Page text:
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Declining adult survival of New Zealand Bar-tailed Godwits during 2005–2012 despite apparent population stability
Conklin, J.R.; Lok, T.; Melville, D.S.; Riegen, A.C.; Schuckard, R.; Piersma, T.; Battley, P.F. (2016). Declining adult survival of New Zealand Bar-tailed Godwits during 2005–2012 despite apparent population stability. Emu 116: 147-157.
In: Emu: journal of the Royal Australasian Ornithologists Union. CSIRO Publishing (Commonwealth Scientific and Industrial Research Organization): Melbourne. ISSN 0158-4197; e-ISSN 1448-5540, meer
Peer reviewed article  

Beschikbaar in  Auteurs 

    Aves [WoRMS]; Limosa lapponica baueri
Author keywords
    East Asian–Australasian Flyway; Limosa lapponica baueri; mark–recapture; shorebirds

Auteurs  Top 
  • Conklin, J.R.
  • Lok, T.
  • Melville, D.S.
  • Riegen, A.C.
  • Schuckard, R.
  • Piersma, T., meer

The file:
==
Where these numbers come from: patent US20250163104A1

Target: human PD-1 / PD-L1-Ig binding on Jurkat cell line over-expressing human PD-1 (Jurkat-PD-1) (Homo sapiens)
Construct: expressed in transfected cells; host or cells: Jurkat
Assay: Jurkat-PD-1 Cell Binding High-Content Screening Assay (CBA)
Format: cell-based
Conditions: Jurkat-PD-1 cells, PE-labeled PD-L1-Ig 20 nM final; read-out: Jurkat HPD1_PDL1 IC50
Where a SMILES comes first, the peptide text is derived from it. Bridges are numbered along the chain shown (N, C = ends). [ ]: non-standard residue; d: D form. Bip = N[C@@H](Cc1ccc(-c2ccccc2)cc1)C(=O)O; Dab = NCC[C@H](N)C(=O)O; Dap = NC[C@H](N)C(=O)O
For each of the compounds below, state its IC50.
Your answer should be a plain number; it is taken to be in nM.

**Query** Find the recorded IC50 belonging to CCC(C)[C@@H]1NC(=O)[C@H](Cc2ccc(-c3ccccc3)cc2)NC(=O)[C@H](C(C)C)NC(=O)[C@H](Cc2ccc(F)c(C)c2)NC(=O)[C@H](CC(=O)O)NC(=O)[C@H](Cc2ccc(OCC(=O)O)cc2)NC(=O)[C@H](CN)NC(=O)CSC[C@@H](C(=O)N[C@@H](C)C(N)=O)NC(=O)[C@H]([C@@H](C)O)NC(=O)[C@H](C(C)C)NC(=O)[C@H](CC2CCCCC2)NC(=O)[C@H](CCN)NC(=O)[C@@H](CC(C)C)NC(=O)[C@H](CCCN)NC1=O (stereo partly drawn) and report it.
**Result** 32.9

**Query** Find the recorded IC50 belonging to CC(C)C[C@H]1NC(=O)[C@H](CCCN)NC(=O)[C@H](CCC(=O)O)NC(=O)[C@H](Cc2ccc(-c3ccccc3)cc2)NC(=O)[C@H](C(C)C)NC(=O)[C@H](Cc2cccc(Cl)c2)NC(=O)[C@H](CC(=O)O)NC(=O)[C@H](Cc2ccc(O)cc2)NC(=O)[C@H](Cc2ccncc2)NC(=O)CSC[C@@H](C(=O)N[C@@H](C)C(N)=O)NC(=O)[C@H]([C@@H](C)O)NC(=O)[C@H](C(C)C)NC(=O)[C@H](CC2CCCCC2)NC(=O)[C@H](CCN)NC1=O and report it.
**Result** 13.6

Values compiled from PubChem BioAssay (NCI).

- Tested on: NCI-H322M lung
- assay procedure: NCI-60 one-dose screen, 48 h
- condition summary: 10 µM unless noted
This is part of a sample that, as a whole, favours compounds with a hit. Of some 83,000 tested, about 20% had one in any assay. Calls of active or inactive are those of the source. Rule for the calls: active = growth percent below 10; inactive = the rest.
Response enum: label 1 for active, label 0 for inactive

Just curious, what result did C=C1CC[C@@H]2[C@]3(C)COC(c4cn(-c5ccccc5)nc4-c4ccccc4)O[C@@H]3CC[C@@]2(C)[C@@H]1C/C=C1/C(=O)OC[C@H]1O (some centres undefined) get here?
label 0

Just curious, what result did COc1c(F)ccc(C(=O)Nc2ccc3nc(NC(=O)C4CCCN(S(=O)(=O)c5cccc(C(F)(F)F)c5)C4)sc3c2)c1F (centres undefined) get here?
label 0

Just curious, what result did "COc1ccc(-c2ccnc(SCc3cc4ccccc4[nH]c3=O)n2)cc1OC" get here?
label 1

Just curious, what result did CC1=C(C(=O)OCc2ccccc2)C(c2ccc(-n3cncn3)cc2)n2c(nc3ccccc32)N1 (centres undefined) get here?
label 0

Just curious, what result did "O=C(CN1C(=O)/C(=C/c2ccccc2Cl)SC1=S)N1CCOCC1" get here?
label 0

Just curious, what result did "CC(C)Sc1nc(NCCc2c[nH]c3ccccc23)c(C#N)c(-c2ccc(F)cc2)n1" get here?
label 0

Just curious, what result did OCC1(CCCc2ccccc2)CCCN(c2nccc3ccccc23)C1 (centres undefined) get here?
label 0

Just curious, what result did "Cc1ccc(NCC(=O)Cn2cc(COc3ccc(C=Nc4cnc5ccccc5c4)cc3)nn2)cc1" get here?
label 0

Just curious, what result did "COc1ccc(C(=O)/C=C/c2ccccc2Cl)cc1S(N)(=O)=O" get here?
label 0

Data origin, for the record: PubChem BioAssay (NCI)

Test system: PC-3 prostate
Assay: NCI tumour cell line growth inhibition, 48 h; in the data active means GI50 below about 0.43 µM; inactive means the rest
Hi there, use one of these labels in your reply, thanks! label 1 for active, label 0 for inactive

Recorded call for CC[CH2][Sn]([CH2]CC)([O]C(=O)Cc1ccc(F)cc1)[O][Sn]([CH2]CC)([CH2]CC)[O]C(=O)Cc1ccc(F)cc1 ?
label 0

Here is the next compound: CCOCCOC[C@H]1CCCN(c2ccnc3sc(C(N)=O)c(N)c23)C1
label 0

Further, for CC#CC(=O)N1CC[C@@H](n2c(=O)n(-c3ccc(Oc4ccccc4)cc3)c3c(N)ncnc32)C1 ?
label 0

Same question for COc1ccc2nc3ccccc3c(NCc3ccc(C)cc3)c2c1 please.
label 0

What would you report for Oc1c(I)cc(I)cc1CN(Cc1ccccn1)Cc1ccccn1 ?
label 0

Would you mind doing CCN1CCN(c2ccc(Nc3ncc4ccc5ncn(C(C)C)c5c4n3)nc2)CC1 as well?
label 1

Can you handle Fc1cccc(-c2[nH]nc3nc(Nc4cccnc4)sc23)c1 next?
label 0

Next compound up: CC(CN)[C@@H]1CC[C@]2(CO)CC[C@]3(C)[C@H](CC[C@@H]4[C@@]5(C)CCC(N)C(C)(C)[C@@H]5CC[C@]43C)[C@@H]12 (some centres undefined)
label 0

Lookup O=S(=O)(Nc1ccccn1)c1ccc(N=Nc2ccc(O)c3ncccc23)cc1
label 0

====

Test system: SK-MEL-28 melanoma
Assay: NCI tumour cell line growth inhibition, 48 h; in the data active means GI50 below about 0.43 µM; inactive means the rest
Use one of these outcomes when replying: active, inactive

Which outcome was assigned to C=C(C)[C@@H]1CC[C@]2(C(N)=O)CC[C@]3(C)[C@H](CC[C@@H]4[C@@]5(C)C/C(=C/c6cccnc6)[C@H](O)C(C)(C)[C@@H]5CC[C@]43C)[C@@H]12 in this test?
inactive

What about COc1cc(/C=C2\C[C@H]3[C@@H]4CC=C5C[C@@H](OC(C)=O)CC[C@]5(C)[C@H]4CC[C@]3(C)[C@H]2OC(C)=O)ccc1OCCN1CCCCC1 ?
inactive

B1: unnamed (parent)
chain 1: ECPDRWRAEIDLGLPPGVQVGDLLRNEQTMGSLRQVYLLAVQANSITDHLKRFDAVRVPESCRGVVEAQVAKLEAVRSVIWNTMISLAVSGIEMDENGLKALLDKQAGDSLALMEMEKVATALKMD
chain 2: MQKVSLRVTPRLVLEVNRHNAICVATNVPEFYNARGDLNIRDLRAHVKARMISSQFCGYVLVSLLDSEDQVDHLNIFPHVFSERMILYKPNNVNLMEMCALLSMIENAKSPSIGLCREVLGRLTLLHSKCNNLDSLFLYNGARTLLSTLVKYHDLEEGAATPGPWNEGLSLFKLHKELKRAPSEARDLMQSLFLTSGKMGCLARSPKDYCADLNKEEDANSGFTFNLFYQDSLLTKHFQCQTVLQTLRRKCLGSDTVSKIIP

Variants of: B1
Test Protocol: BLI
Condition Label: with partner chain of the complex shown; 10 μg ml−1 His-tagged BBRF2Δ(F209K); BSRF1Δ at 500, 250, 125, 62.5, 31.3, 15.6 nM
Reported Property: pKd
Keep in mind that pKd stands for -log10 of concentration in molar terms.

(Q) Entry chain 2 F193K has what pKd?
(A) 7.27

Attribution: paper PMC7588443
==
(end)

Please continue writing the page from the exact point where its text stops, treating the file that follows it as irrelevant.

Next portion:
• Battley, P.F.

    Like many migratory shorebird populations using the East Asian–Australasian Flyway, Bar-tailed GodwitsLimosa lapponica baueri in New Zealand have significantly declined since the mid-1990s, but census data indicate arelatively stable population since 2004. The demographic drivers of both the decline and stabilisation remain unknown.We estimated annual survival from mark–recapture data of adult godwits in New Zealand during 2005–2014. Annualadult survival declined over the study period from 0.89–0.96 in 2005–2010 to 0.83–0.84 in 2011–2012. The simultaneousdecline in annual survival found in a separate study of Bar-tailed Godwits L. l. menzbieri in north-west Australia suggestsa common effect of their high dependence on threatened migratory staging sites in the Yellow Sea; the more extreme declinein L. l. menzbieri may reflect ecological differences between the populations, such as timing and extent of use of these sites.At current apparent recruitment rates, persistent adult survival of ~0.84 would lead to a population decline of 5–6% per yearin L. l. baueri. Our study implies that the demographic precursors to a population decline developed during a period ofapparent population stability; this suggests that monitoring a single index of population stability is insufficient for predictingfuture trends.

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